Driving in Europe
Continued from page 1
ABOVE: The economical Peugeot 207 on a
Residents of countries outside the U.S. can save money with
short-term tourist leases from Peugeot
Tips on renting a car
Comparison shop. Check prices at European brokers
that specialize in leisure rentals and short-term leasing programs. (See
page 5.) Check each company's age restrictions
if you're under 25 or over 65, and see "Lease for longer trips" below.
Plan carefully. Rent a car for only as
long as you'll need it, to avoid early-return penalties. If you're on a
budget, avoid drop-off charges by planning a circular itinerary.
Book ahead. If you live outside
Europe, you're likely to get a better deal by making arrangements from
Lease for longer trips. A short-term
lease can save money on rentals of 21 days or more. Such "buy back" or
"purchase-repurchase" leases are
especially useful for students and senior citizens, since age restrictions
are minimal. For details
and companies that offer leasing programs, see page 5.
Buy a pass. A Rail 'n Drive Pass
combines the speed and comfort of train travel with the convenience of a
vehicle for local excursions.
(See page 5.)
Think small. Fuel is expensive in
Europe, streets are narrow in many cities, and small cars are easier to park
than large ones. Unless you need a large car or van, stick with a small to
Shift for yourself. Cars with
automatic transmissions can be hard to find and expensive to rent in many
countries. They also use more fuel. (Exception: If you're uncomfortable with
the idea of shifting gears with your left hand, a car with automatic
transmission may be worth the extra cost in Britain and Ireland.)
Important note: If you're picking up a
car outside the European Union, you may encounter
bureaucratic hassles if you later decide to drop the car off in an EU
country. To avoid potential problems, ask for a car that's regisftered in
the EU if you plan to drive there.
Tips on driving in Europe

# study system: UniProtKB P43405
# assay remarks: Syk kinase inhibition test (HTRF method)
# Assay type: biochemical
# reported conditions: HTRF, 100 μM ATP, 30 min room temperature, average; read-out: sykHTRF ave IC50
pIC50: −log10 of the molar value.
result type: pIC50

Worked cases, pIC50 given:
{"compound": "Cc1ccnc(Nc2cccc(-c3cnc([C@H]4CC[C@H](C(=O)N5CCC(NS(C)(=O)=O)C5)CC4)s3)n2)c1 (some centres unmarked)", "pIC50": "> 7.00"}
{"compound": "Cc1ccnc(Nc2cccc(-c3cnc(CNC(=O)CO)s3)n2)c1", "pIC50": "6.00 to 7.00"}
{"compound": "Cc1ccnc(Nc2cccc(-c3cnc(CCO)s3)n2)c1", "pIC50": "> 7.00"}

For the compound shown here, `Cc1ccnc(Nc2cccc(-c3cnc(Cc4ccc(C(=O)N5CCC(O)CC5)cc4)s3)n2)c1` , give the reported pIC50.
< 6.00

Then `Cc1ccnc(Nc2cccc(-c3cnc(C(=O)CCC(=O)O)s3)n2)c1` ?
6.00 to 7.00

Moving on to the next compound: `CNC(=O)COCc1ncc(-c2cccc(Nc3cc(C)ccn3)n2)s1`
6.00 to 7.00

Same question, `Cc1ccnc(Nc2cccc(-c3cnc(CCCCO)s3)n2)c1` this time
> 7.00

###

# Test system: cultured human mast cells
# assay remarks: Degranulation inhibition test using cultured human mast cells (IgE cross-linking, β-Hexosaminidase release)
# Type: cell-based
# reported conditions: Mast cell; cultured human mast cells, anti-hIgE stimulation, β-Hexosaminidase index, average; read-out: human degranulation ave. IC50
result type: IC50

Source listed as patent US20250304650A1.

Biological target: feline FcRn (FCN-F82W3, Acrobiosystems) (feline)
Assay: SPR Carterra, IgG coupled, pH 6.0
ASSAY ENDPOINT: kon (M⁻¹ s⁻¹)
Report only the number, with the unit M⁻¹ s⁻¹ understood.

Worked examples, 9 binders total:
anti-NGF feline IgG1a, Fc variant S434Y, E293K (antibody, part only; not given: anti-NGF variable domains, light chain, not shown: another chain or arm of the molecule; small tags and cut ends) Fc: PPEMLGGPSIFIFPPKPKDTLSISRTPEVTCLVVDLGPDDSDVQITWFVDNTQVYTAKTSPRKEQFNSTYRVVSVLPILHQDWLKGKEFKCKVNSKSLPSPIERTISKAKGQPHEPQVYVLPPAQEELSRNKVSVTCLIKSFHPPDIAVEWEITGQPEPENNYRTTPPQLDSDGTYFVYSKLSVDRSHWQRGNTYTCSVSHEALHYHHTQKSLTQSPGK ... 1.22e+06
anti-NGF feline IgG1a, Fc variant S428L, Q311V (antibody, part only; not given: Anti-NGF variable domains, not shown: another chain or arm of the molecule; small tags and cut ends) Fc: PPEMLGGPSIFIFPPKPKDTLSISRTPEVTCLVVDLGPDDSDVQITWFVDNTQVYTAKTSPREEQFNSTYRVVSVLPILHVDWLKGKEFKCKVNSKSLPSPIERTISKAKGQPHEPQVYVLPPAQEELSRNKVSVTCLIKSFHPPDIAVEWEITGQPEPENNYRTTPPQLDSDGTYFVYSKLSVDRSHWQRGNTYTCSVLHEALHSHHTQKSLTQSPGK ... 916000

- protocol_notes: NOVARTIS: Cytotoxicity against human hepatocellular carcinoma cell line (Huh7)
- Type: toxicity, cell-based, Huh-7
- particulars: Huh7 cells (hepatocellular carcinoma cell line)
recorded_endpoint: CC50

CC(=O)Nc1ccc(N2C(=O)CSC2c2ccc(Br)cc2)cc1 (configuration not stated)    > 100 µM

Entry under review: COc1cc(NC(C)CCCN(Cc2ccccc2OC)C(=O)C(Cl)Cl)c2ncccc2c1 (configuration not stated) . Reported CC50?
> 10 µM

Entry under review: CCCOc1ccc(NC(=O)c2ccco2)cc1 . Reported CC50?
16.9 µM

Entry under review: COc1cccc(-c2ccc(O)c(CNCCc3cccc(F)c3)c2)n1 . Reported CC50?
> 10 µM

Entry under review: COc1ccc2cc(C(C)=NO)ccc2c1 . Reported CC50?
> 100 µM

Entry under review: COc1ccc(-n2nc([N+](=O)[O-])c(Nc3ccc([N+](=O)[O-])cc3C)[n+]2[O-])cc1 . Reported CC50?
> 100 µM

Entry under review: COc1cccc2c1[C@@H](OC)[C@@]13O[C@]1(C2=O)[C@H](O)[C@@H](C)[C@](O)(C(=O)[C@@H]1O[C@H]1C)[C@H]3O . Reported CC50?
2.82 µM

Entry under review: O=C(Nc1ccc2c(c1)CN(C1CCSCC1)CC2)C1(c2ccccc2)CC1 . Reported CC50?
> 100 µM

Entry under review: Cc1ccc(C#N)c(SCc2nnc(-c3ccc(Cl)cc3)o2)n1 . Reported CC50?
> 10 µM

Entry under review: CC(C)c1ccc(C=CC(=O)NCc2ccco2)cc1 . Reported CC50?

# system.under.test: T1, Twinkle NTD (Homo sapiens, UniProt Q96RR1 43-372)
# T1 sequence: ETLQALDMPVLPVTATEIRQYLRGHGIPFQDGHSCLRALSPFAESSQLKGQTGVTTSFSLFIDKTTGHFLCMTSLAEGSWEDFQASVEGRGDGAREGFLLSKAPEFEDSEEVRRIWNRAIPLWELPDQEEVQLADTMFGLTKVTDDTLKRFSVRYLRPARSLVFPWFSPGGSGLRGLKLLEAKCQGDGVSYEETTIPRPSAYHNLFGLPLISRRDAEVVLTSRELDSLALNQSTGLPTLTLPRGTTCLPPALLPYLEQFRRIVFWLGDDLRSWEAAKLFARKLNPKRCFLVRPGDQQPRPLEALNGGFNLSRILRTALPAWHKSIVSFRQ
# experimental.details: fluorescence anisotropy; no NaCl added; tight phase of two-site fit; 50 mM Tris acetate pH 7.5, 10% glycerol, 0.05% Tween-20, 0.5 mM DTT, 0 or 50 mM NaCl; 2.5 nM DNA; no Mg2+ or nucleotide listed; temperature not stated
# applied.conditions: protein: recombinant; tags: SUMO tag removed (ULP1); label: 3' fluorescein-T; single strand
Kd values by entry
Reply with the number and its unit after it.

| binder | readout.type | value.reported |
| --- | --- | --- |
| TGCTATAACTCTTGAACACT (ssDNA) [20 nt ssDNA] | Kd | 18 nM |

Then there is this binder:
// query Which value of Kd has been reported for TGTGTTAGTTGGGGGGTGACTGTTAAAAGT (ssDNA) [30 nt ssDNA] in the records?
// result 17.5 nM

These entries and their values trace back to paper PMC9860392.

Prepare at home. European regulations, driving
customs, and road signs can be confusing to foreigners, so use the
information resources on page 3
and page 4 to learn
the basics ahead of time.
Be alert. If you're from North
America, forget about turning on the cruise control and floating along in
the left lane while listening to Santana and slurping coffee from your
MegaMug. You could have a panic attack when a BMW comes tearing up behind
you, left flasher blinking, at 250 km/h (156 mph) or faster. And if you've
never had to enter or exit a traffic circle (a.k.a. rotary or roundabout) in
heavy traffic, get ready for a new experience--especially if local laws give
priority to traffic coming from the right.
Carry an International Driving Permit.
This passport-like document (sometimes called an International
Driver's License) is a translation of your home license. It's required in
some countries and optional in others, but it's well worth having to avoid
problems if you're stopped by the police or want to rent a car in a foreign
country. See our
General driving links
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Need a car in Europe?
If you live outside the EU,
tourist car lease
can be cheaper than renting
for visits of 21+ days. Minimum driver age is 18, there' s no upper age
limit, and rates include insurance.
Traveling by train?
Get free schedules, maps,
and guides for 50+ European railroads. (Residents of North and Central
America can buy tickets and rail passes online.)
From Durant and Cheryl Imboden:
About Europe for Visitors